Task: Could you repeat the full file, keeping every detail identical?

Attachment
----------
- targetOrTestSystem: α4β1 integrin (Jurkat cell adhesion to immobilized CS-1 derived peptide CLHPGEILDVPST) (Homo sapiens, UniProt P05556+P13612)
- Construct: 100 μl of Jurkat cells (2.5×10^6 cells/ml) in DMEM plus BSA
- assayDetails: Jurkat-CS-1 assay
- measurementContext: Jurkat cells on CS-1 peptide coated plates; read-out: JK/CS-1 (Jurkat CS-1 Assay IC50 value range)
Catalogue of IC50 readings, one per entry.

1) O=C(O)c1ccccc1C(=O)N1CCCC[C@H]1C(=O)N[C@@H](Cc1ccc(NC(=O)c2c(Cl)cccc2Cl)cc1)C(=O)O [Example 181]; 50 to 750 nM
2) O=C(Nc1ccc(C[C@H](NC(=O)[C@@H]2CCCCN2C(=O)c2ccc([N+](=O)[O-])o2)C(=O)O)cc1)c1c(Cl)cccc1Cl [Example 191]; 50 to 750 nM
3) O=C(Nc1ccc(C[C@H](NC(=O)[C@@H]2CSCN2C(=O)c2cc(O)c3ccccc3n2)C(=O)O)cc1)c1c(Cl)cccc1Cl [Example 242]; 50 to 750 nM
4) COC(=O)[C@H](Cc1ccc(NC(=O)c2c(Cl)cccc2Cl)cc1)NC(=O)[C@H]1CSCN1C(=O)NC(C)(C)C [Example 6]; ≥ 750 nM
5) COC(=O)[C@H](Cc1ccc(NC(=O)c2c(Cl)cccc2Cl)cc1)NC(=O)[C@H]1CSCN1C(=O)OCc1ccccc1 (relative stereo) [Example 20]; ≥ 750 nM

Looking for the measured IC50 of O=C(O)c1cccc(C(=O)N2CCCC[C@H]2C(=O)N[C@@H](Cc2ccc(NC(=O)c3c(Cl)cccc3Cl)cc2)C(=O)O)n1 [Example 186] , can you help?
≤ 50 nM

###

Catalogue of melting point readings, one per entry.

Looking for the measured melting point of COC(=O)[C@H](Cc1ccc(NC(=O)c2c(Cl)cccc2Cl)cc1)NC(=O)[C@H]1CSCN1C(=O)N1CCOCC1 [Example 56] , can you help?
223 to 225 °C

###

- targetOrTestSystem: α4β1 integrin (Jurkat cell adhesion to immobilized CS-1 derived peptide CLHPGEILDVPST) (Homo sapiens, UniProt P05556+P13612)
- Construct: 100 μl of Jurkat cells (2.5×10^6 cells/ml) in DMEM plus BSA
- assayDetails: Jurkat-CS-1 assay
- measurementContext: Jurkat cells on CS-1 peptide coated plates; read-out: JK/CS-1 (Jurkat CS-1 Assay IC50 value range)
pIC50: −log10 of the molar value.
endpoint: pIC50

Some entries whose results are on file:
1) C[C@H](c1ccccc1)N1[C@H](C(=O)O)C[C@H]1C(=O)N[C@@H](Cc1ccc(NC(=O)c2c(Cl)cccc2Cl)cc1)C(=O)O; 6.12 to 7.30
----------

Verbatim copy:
- targetOrTestSystem: α4β1 integrin (Jurkat cell adhesion to immobilized CS-1 derived peptide CLHPGEILDVPST) (Homo sapiens, UniProt P05556+P13612)
- Construct: 100 μl of Jurkat cells (2.5×10^6 cells/ml) in DMEM plus BSA
- assayDetails: Jurkat-CS-1 assay
- measurementContext: Jurkat cells on CS-1 peptide coated plates; read-out: JK/CS-1 (Jurkat CS-1 Assay IC50 value range)
Catalogue of IC50 readings, one per entry.

1) O=C(O)c1ccccc1C(=O)N1CCCC[C@H]1C(=O)N[C@@H](Cc1ccc(NC(=O)c2c(Cl)cccc2Cl)cc1)C(=O)O [Example 181]; 50 to 750 nM
2) O=C(Nc1ccc(C[C@H](NC(=O)[C@@H]2CCCCN2C(=O)c2ccc([N+](=O)[O-])o2)C(=O)O)cc1)c1c(Cl)cccc1Cl [Example 191]; 50 to 750 nM
3) O=C(Nc1ccc(C[C@H](NC(=O)[C@@H]2CSCN2C(=O)c2cc(O)c3ccccc3n2)C(=O)O)cc1)c1c(Cl)cccc1Cl [Example 242]; 50 to 750 nM
4) COC(=O)[C@H](Cc1ccc(NC(=O)c2c(Cl)cccc2Cl)cc1)NC(=O)[C@H]1CSCN1C(=O)NC(C)(C)C [Example 6]; ≥ 750 nM
5) COC(=O)[C@H](Cc1ccc(NC(=O)c2c(Cl)cccc2Cl)cc1)NC(=O)[C@H]1CSCN1C(=O)OCc1ccccc1 (relative stereo) [Example 20]; ≥ 750 nM

Looking for the measured IC50 of O=C(O)c1cccc(C(=O)N2CCCC[C@H]2C(=O)N[C@@H](Cc2ccc(NC(=O)c3c(Cl)cccc3Cl)cc2)C(=O)O)n1 [Example 186] , can you help?
≤ 50 nM

###

Catalogue of melting point readings, one per entry.

Looking for the measured melting point of COC(=O)[C@H](Cc1ccc(NC(=O)c2c(Cl)cccc2Cl)cc1)NC(=O)[C@H]1CSCN1C(=O)N1CCOCC1 [Example 56] , can you help?
223 to 225 °C

###

- targetOrTestSystem: α4β1 integrin (Jurkat cell adhesion to immobilized CS-1 derived peptide CLHPGEILDVPST) (Homo sapiens, UniProt P05556+P13612)
- Construct: 100 μl of Jurkat cells (2.5×10^6 cells/ml) in DMEM plus BSA
- assayDetails: Jurkat-CS-1 assay
- measurementContext: Jurkat cells on CS-1 peptide coated plates; read-out: JK/CS-1 (Jurkat CS-1 Assay IC50 value range)
pIC50: −log10 of the molar value.
endpoint: pIC50

Some entries whose results are on file:
1) C[C@H](c1ccccc1)N1[C@H](C(=O)O)C[C@H]1C(=O)N[C@@H](Cc1ccc(NC(=O)c2c(Cl)cccc2Cl)cc1)C(=O)O; 6.12 to 7.30